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68.5 F
San Diego
Wednesday, May 29, 2024
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Small Business Spotlight: Window Factory, Inc.

One of the largest manufacturers of vinyl windows that sells directly to the public, San Diego-based Window Factory, Inc. has been growing its business since its founding eight years ago.

The company has increased its employees from five in 1997 to 68 today, a 1,260 percent increase; upped its revenues from $7.2 million in 2002 to $8 million in 2003, an 11 percent increase; and opened a branch in Santa Ana in 2001.

John Jedynak, vice president of the Window Factory, said the company has been getting a lot of attention recently for its newest product, House Armor windows, a break-resistant window designed to be burglar resistant.

The company, which is owned and operated by Jedynak and partners Dan Dean, the firm’s president, and Mark Wilson, vice president, sells patio doors, entry doors, French doors, vinyl siding, garden windows and bay windows.


Resum & #233;

Name: John Jedynak.

Title: Vice president.

Company: Window Factory, Inc.

Address: 9323 Activity Road, San Diego.

Phone: (858) 689-9737.

Founded: 1997.

Prior experience: Owner of a film/video production company, TV weatherman, announcer at former San Diego sports station XTRA-AM 690, and field producer.

Average hours worked weekly: 60-70.

Startup capital: $70,000.

2003 revenue: $8 million.

2002 revenue: $7.2 million.

Employees: 68.

Web site: www.windowfactory.com.


Background

Born: May 7, 1952, in Flint, Mich.

Education: Studied atmospheric and oceanic science at the University of Michigan.

Residence: Oceanside.

Family: Wife, Silvia; daughters, Anelle, 16, and Hilary, 27; and son, Gary, 34.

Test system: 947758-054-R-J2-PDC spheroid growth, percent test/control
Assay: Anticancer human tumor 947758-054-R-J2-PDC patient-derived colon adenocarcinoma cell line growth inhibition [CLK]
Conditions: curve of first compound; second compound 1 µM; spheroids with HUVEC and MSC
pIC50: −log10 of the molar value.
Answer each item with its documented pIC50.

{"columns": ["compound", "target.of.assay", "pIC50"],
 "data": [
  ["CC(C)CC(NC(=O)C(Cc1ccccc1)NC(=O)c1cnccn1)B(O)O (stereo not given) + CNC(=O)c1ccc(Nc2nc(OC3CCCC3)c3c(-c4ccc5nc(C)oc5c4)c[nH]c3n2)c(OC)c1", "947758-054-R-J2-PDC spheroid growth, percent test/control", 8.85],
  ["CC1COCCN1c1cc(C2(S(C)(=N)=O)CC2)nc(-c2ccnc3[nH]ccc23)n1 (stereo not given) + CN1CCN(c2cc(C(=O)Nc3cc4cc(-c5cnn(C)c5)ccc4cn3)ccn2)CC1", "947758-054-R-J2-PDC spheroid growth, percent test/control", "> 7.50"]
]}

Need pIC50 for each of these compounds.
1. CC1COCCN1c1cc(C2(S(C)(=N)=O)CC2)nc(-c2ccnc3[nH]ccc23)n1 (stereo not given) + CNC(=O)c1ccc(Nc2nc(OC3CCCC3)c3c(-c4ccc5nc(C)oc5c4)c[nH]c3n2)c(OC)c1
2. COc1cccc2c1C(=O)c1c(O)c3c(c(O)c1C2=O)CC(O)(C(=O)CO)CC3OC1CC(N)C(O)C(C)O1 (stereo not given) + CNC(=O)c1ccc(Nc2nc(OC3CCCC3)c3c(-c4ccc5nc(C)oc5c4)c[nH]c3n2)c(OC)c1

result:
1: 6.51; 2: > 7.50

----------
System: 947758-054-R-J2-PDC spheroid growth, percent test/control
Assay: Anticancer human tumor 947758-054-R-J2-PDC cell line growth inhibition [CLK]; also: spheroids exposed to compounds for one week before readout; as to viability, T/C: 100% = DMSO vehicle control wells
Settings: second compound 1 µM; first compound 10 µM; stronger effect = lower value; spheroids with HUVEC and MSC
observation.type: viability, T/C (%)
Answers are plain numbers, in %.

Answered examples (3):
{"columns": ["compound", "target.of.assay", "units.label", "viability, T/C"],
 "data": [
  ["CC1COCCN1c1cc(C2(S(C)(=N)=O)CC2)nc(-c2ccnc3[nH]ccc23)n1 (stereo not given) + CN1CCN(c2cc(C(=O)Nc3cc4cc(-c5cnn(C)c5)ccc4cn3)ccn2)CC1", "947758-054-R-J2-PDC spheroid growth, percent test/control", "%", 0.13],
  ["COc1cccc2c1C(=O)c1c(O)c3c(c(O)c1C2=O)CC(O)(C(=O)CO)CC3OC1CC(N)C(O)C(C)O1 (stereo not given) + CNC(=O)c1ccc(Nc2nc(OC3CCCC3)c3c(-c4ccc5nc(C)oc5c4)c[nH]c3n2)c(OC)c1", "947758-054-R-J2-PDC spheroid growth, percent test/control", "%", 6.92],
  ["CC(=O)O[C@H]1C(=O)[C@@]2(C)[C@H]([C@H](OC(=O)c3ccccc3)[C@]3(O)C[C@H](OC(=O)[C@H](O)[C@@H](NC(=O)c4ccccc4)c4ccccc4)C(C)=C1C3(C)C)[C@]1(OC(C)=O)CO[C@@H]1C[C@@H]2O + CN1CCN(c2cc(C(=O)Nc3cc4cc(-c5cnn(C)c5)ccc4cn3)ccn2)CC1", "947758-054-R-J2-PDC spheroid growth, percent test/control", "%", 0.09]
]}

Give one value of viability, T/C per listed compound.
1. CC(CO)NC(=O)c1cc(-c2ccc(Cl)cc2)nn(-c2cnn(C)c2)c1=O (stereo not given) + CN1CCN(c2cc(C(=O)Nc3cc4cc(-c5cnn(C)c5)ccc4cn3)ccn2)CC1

Hobbies: Golf and dancing.


Judgment Calls

Reasons for getting into business: Want to set my own hours and be rewarded for time invested.

How I plan to grow the business: Add new product lines, expand to other cities in the Southwest and potentially buy a competitor.

Biggest plus of ownership: You are in charge of your own destiny.

Biggest drawback: You have no one else to blame for failure.

Biggest business strength: Knowing how to convey my passion for our company to the public.

Biggest business weakness: Trusting the wrong people with trade secrets.

Biggest risk: Opening our doors for business in 1997.

Smartest business decision: Introducing burglar-resistant House Armor windows.

Biggest business mistake: Misjudging the Orange County market.

Toughest career decision: To leave the broadcasting industry.

Biggest ongoing challenge: To keep new, innovative products in the wings.

Most important part of our business: Interaction with employees and customers, and customer service.

Our business works best when: We implement systems to overcome challenges and we work the systems.

How business has changed throughout the years: Ten years ago, there were very few window companies in San Diego County and most specialized in windows or glass. Now, because the perception of this industry is that it is very lucrative, other trades now try to grab a little market share without the specialized experience in this field.

Best way to stay competitive: Customer service, customer service, customer service.

How you measure success: Referrals increase, sales increase, employees want to stay with us.


Goals

Goals yet to be achieved: We want offices from Los Angeles to Arizona.

My five-year business plan: Continue to perfect the systems we have in place, then expand manufacturing space so we can at least double our business. Add new product lines to meet the specific tastes of our Southern California customers.


Philosophy

I would sell my business only if: The future would be as bright or brighter for our employees as it is with us in control.

Guiding principles: Treat each customer, vendor and employee with respect. Work until the job is done. Don’t accept anything less than the best it can be.

Most admired entrepreneur: Any entrepreneur who has enough confidence in their dream and their self to take the first (and biggest step) into business.

Important lessons learned: It isn’t as easy as it seems. Partnership is a marriage.

Advice for those looking to go into business: Once you think you know your market, research it one more time. Always base your projections on worst-case scenarios. Once the above makes sense, don’t be afraid to take that first step.

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